Class of 2012: Diploma dilemma for Europe graduates
PARIS—Estelle Borrell knew she wanted to work in law since she was a teenager, when she interned at a court in Versailles, France. “The lawyers in their black robes, they were like gods to me,” said the 24-year-old Parisian.
Borrell studied law at Vienna University, where she dreamed of putting her passion into practice at an international organization. She got a shock when she began working at a Vienna law firm.
“I knew how to resolve cases on paper, but when I got into the law firm it was really ridiculous,” Borrell said. “My boss asked me to call a judge and I was absolutely not able to do it. I didn’t even have the vocabulary I needed to do a really simple call.”
Borrell, who is now back in France seeking work while continuing legal studies in Paris, had found out firsthand what educators, industry and governments across the continent are slowly coming to acknowledge as globalization intensifies competition and a devastating economic crisis swells youth unemployment: Europe’s universities, many founded during the Middle Ages, are failing to prepare students for the demands of the 21st century world.
Outmoded teaching, overcrowded classrooms and even broken windows are common complaints by both teachers and students at French universities—even the Sorbonne, one of Europe’s oldest and most illustrious schools. Classes often begin with a hunt for spare chairs as classrooms built for 20 students regularly pack 40 or more. Sometimes students are forced to sit on tables or the floor. On Twitter, students post such complaints as: “Monday morning 9:00 in the constitutional law lecture at Paris 8, freezing my toes off, not very fun.”
Recently, a group of overwhelmed instructors at Paris University published an open letter to France’s education minister in daily newspaper Liberation to voice their frustration and call for the repeal of a reform that decentralized university control, which they blame for many of the universities’ woes.
In Spain, where universities are in even more dire financial straits, the heads of around 50 state-run universities recently made a joint statement warning of “irreparable deterioration” in education as crisis cutbacks choke academic institutions and threaten to hold back economic recovery.
Officials recognize the problem.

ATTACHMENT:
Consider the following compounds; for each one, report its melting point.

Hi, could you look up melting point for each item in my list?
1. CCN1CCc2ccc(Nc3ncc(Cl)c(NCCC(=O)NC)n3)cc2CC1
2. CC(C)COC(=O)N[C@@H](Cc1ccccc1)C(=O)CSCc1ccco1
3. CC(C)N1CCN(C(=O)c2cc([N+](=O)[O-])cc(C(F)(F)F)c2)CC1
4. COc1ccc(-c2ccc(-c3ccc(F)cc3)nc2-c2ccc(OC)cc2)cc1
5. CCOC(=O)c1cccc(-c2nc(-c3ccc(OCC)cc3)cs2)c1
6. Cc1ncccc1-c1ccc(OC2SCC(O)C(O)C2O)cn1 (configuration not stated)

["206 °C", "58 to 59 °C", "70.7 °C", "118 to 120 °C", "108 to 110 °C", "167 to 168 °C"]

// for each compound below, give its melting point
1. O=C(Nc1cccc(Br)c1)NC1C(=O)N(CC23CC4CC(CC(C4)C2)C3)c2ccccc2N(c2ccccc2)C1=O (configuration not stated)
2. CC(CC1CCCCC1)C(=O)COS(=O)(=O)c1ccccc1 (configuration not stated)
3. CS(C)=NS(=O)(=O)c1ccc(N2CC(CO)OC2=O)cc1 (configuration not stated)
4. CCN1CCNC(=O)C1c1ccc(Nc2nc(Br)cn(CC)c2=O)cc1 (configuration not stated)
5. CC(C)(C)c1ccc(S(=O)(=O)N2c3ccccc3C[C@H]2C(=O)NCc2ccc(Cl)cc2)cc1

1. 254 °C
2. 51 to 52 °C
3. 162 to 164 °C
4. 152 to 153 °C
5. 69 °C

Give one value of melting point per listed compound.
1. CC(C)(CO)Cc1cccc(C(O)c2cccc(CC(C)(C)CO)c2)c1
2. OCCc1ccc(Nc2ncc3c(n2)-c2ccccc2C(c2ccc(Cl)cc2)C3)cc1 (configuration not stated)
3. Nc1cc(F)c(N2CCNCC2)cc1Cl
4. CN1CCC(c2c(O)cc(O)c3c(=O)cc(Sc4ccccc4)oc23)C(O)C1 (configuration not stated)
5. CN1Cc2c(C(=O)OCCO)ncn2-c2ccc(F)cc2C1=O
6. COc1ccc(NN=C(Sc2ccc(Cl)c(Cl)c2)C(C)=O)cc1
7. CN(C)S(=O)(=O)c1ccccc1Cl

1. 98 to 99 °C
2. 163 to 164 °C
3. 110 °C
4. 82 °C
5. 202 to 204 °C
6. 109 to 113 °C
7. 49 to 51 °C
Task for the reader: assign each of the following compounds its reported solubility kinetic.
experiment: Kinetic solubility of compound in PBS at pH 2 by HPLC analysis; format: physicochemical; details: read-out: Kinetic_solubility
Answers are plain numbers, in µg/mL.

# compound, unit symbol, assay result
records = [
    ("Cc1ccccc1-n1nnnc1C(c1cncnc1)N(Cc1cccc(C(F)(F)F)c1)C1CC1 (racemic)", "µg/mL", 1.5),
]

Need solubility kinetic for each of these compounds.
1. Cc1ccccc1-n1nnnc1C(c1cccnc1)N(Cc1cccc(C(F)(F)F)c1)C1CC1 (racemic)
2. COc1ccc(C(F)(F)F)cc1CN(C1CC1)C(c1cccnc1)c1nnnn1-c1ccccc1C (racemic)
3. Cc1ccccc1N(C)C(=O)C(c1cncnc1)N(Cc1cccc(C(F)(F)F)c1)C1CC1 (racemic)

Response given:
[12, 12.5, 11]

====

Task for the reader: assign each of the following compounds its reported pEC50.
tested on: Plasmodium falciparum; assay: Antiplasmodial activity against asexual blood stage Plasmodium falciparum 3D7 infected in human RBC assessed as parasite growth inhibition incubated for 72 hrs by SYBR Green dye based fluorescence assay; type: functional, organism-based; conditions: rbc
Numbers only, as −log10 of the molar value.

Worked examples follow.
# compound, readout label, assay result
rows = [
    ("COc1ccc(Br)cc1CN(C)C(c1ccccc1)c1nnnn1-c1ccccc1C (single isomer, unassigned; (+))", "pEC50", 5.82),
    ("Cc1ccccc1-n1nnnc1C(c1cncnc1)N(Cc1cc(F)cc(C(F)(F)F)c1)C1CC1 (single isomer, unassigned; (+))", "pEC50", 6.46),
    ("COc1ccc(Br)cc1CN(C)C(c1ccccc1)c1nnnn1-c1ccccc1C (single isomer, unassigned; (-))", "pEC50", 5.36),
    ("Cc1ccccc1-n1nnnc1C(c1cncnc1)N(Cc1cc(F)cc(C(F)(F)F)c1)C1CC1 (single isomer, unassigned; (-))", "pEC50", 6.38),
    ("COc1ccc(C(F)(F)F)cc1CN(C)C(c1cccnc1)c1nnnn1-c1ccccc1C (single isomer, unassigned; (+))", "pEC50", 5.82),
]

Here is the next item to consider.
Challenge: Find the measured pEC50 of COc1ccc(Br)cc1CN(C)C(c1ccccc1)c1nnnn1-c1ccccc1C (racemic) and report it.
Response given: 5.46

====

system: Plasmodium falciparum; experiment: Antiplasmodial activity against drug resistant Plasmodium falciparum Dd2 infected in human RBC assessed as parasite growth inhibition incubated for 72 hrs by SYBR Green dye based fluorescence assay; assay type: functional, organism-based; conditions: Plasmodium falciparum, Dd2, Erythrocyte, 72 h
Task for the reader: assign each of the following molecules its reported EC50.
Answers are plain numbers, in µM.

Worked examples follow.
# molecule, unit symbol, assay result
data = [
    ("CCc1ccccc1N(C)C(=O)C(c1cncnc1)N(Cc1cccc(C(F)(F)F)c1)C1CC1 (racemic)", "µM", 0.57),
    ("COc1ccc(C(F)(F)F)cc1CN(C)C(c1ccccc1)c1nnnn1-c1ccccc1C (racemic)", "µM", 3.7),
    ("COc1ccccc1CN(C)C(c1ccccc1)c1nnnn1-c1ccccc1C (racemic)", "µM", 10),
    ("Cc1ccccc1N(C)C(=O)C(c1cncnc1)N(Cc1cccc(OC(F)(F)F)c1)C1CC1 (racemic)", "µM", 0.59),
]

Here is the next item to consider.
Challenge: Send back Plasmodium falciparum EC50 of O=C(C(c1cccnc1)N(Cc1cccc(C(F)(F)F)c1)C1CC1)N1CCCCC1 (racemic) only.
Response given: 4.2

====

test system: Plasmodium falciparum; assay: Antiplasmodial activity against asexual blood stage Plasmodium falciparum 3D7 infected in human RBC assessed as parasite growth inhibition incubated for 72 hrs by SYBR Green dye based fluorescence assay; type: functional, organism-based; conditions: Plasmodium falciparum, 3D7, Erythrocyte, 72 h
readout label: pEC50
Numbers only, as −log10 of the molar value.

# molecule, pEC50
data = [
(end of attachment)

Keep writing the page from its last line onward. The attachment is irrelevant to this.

The European Commission, the Organization for Economic Cooperation and Development and the Federation of European Employers all have studies under way to examine why the continent’s universities are failing. The research aims to identify ways to better match universities’ output with the needs of employers, and hopefully help improve the job prospects of Europe’s graduates.
The failure of Europe’s universities is also reflected in their weak showing in the most closely watched barometer of university performance—Shanghai Jiaotong University’s annual ranking of the world’s universities, which places only two European universities, Oxford and Cambridge, in the top 20. The Shanghai Ranking focuses on research, looking at things such as the number of Nobel Prizes and citations in top academic journals, but experts see a correlation between a faculty’s academic caliber and quality of education.
And it’s precisely the failings of European university teaching that are now increasingly being put under the microscope.
A recent study in Britain showed that an increasingly large number of graduates are failing to find graduate-level jobs. The Futuretrack survey by Warwick University’s Institute for Employment Research showed that the number of graduates still without graduate-level jobs two years after leaving university nearly doubled to 40 percent last year compared to 10 years ago.
Much of the blame can be placed on Europe’s economic crisis, but experts say the problem also lies with the universities themselves, which are often accused of imparting theoretical abstraction with little practical application in the real world.